Terry targeted Independents

Published Thursday, November 4, 2010: By Paul Goodsell, OMAHA WORLD-HERALD

Republican Lee Terry's runaway re-election victory might have been helped somewhat by low turnout in Democratic parts of the 2nd Congressional District.

Turnout was down in Republican precincts in Douglas and Sarpy Counties, as well. Still, Democratic strongholds — generally east of 72nd Street — wound up providing a smaller share of the total vote than in 2008, when Terry won by only 4 percentage points.

But turnout wasn't the whole story. Terry also won his seventh term over Democrat Tom White partly because of an aggressive effort to target independent voters in the eastern part of Omaha.

“We wanted to keep it close in these targeted precincts and run up the numbers in west Omaha,” said Terry campaign manager David Boomer. “That's what we did.”

This year was expected to be Terry's toughest challenge.

White, a state senator and trial attorney, raised $1 million and was relentless in his attacks on Terry. He blamed Terry for the nation's budget woes and repeatedly said Terry was “too cozy” with Washington, D.C., lobbyists.

White acknowledged late in the campaign, however, that he was running against a Republican headwind that appeared to be sweeping the nation.

In addition, White never received any financial help from the Democratic Congressional Campaign Committee, a clear sign his race was not viewed as likely to succeed.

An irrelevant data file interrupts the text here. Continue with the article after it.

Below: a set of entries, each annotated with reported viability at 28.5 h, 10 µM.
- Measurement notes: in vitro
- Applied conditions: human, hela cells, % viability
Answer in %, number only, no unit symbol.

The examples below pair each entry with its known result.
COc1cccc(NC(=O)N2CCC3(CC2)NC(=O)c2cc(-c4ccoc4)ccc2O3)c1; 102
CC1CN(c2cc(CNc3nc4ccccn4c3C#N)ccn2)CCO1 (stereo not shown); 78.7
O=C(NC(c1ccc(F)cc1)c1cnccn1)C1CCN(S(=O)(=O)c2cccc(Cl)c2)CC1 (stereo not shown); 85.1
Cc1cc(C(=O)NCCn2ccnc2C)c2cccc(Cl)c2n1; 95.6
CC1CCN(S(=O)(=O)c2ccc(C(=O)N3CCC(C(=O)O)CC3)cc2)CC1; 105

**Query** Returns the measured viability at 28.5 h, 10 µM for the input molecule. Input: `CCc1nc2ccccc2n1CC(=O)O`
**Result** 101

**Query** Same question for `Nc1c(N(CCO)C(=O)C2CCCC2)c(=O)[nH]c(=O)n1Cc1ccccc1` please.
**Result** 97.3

In the end, Terry waltzed away with the race. He won more than 70 percent of the Douglas County precincts, won or tied everywhere in Sarpy County and made strong inroads into Democratic areas.

Election-night totals show that Terry nearly tied White in northeast Omaha's Ward 1 and beat him narrowly in southeast Omaha's Ward 4. In 2008, Democrat Jim Esch won those areas handily — helped by the surge of support for Democratic presidential candidate Barack Obama, who won an electoral vote by taking the 2nd District.

This year, Boomer said, the 25,000 targeted independent voters received seven to nine contacts from the Terry campaign: phone calls, a visit at home from a campaign worker, a handwritten note to follow up, numerous mailings. He said the campaign also took a pro-life message to Democrats in South Omaha, figuring it would strike a chord with Latino voters.

Meanwhile, Boomer said, the campaign paid a lot of attention to 22,600 Republican voters who typically vote only in presidential elections. Since turnout was going to be far below the 2008 race, he said, locking up those Republicans and getting them to vote early was a priority.

As a result, Terry received 61 percent of the vote and his biggest victory margin in six years.


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